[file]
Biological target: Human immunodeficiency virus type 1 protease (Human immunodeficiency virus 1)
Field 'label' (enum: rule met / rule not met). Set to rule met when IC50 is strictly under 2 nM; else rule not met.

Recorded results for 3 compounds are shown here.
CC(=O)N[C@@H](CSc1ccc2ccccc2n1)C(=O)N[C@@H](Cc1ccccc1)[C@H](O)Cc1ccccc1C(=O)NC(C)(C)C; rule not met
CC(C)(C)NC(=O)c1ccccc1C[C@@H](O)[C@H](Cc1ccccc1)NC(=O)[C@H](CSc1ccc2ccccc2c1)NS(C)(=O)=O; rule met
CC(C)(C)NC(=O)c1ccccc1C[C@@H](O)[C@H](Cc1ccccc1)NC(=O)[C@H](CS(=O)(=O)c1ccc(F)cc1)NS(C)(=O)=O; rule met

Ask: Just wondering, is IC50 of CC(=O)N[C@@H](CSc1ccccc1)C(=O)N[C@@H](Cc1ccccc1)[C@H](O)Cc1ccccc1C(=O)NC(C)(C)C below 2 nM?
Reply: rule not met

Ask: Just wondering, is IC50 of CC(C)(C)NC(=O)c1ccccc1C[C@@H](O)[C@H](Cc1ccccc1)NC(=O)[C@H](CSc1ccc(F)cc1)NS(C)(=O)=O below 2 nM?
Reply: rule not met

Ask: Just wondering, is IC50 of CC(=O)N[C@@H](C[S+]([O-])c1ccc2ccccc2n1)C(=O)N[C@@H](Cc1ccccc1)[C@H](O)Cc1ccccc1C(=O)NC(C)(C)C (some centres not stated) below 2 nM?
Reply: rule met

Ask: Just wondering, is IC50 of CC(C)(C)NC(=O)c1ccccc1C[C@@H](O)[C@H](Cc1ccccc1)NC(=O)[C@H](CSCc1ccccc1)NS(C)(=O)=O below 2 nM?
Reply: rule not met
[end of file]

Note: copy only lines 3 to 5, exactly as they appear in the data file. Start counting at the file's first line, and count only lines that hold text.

Recorded results for 3 compounds are shown here.
CC(=O)N[C@@H](CSc1ccc2ccccc2n1)C(=O)N[C@@H](Cc1ccccc1)[C@H](O)Cc1ccccc1C(=O)NC(C)(C)C; rule not met
CC(C)(C)NC(=O)c1ccccc1C[C@@H](O)[C@H](Cc1ccccc1)NC(=O)[C@H](CSc1ccc2ccccc2c1)NS(C)(=O)=O; rule met